You can find out more about the rules and regulations of using your SMSF to invest in property from the ATO. Have a look at their guide to LRBAs and guide to SMSF investment


First time home buyers and the First Home Super Saver (FHSS) scheme 


The basics 

For this collective, it’s not so much a case of buying a house with super, but of saving through super for a bigger deposit, faster. 

Eligible first-time buyers can access voluntary contributions (not the compulsory ones) that they have made to their super funds to help them with their deposit.  

Who’s eligible? 

If you are over 18, buying your first home, and intending to occupy the property for at least 6 months within the first 12 months of your ownership, you are eligible to apply for the FHSS. 

You can only access your super funds under the FHSS once, and you must make sure that you make the request and receive a determination from the ATO before you sign any purchase contracts or apply for your super to be released. 

How does it work? 

The scheme was introduced to help first home buyers save for a deposit within their super funds. It allows you to make either concessional (before-tax) or non-concessional (after-tax) voluntary contributions to your fund that you can later withdraw a portion of to put towards your first home. 

Under the FHSS scheme, you can currently withdraw up to $15,000 of your voluntary contributions per financial year up to a total of $30,000, plus any earnings the contributions may have made. The good news is that from July 1 2022, that total amount is going up to $50,000. 

It’s important to remember that it’s only voluntary contributions that are eligible, contributions from your spouse or employer cannot be used in this way. 

How does that help me save faster?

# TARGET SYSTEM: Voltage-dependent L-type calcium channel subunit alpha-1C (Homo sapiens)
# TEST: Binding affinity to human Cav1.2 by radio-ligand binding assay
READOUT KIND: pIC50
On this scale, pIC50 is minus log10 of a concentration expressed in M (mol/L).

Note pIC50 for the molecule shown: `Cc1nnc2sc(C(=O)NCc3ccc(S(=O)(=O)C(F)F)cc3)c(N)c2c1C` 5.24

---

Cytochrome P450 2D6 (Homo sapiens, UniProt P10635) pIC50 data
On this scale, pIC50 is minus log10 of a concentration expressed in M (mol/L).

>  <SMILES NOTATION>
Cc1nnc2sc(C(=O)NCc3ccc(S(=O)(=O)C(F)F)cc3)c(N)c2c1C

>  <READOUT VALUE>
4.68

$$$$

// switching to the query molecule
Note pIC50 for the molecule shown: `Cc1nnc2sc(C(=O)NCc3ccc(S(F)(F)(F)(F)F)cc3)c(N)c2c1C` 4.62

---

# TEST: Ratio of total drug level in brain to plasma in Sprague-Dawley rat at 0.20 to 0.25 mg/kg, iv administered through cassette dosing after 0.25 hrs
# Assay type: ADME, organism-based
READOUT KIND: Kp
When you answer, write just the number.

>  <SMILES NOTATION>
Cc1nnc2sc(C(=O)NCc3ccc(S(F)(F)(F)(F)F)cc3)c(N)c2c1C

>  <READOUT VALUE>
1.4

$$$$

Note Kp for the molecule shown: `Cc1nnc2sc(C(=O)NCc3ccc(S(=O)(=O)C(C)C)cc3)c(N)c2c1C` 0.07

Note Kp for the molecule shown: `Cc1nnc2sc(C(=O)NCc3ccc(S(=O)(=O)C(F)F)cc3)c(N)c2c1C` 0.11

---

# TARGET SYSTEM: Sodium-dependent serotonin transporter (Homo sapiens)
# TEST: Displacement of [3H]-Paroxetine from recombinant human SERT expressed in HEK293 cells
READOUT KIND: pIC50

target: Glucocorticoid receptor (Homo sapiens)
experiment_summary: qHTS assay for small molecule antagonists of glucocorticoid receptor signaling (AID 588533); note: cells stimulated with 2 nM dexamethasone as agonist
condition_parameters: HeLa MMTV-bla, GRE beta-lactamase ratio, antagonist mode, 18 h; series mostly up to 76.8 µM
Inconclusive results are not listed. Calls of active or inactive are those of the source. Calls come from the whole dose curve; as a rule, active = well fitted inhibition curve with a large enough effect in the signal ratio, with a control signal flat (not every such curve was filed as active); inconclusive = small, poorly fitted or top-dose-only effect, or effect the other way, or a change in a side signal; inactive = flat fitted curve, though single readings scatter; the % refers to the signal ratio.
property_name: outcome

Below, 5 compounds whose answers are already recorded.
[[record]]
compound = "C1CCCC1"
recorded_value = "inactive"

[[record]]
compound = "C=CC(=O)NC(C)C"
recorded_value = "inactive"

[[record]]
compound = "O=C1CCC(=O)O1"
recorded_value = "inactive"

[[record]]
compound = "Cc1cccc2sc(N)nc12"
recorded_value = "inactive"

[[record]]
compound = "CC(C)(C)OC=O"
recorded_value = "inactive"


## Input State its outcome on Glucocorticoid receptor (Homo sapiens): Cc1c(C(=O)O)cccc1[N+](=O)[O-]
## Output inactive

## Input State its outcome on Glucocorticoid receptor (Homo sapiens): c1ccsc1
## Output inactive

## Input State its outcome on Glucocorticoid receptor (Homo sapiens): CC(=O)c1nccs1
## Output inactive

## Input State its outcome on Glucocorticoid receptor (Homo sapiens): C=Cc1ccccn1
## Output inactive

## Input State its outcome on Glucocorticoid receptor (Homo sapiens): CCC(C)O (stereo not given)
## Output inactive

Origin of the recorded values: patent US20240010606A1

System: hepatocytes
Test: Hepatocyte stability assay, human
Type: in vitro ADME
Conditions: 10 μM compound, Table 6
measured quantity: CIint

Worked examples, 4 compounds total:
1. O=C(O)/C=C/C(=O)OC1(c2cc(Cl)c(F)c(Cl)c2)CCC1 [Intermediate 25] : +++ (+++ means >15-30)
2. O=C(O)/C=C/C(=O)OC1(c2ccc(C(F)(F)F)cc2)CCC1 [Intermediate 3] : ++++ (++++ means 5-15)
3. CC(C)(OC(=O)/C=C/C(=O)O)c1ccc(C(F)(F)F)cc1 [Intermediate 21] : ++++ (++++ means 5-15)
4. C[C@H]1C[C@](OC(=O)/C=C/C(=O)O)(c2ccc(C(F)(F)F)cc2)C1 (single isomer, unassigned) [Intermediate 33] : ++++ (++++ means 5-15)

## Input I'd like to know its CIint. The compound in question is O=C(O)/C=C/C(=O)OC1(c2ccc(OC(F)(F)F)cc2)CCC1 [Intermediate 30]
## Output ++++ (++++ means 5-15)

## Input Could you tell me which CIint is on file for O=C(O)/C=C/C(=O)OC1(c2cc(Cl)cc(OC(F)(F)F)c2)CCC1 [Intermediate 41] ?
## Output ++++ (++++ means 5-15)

Apart from the higher interest rates earned in super funds, it’s the tax concessions that are your friends here. Contributions made to your super fund are taxed at the rate of 15%, which is likely to be lower than the marginal rate you are paying on your normal income. The difference between the two equates to more money for your deposit. 

Also, it’s worth noting that this applies to individuals, so a couple hoping to buy their first home can each apply for the scheme and theoretically save up to $100,000 in voluntary contributions over a two-year period. 

To find out more, have a look at the ATO’s guide to the FHSS scheme

Summing up 

For investors with self-managed super funds and first home buyers, the answer to “Can I use my super to buy a house?” is yes. But there are regulations and other considerations that you have to be clear about before making any decisions, and you should always talk to your accountant or financial advisor before touching your superannuation. 


Other property investment resources and information 

11 questions to ask a property manager 
Qualities of a high performing property manager
How to review the performance of your investment property 
Guide to property investment success in NSW
Property investing in NSW eBook